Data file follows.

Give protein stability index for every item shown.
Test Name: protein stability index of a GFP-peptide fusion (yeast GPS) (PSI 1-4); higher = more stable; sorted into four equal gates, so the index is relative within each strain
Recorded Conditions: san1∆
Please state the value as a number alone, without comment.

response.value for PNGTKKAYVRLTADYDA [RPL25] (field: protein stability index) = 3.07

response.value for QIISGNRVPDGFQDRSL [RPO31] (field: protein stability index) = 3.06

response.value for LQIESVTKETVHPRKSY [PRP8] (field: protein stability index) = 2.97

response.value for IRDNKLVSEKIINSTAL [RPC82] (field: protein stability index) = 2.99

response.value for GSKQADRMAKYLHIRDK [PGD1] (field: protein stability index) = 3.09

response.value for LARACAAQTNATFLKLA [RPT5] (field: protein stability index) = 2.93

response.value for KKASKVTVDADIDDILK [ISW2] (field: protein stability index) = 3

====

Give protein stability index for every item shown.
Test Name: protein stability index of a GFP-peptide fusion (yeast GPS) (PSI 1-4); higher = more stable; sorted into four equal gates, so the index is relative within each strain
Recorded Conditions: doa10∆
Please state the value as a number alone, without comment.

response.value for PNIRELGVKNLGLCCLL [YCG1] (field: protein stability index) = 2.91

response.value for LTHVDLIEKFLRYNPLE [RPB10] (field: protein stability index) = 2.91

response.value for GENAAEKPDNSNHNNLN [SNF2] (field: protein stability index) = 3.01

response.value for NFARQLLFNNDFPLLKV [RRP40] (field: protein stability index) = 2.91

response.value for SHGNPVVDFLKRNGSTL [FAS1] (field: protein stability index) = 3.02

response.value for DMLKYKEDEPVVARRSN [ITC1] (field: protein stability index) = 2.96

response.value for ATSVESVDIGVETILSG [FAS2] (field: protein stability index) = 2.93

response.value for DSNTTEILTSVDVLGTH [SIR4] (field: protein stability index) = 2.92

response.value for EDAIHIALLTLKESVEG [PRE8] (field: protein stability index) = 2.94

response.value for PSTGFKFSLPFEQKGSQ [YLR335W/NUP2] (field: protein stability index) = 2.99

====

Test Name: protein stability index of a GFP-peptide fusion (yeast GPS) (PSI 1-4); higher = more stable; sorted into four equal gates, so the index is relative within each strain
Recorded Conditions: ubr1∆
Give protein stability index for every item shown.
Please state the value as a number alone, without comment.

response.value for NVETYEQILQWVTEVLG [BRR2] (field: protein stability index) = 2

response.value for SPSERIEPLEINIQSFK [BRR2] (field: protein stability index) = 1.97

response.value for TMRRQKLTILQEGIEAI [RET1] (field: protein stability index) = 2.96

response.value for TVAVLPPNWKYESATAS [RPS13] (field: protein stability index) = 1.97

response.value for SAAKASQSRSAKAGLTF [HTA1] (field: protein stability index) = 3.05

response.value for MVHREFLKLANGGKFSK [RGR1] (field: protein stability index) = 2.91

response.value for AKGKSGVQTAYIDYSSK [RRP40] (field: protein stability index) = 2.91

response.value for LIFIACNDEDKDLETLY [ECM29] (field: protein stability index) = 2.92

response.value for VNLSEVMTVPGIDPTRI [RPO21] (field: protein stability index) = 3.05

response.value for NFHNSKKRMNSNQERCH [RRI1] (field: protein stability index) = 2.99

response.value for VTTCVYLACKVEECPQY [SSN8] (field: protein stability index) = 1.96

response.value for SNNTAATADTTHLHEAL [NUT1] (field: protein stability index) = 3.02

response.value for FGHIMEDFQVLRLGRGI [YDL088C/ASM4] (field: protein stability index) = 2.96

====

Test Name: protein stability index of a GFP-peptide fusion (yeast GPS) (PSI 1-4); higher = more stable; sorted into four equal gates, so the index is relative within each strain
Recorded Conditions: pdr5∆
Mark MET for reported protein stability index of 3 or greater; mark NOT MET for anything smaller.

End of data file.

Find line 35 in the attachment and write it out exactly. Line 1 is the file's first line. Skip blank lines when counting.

response.value for TVAVLPPNWKYESATAS [RPS13] (field: protein stability index) = 1.97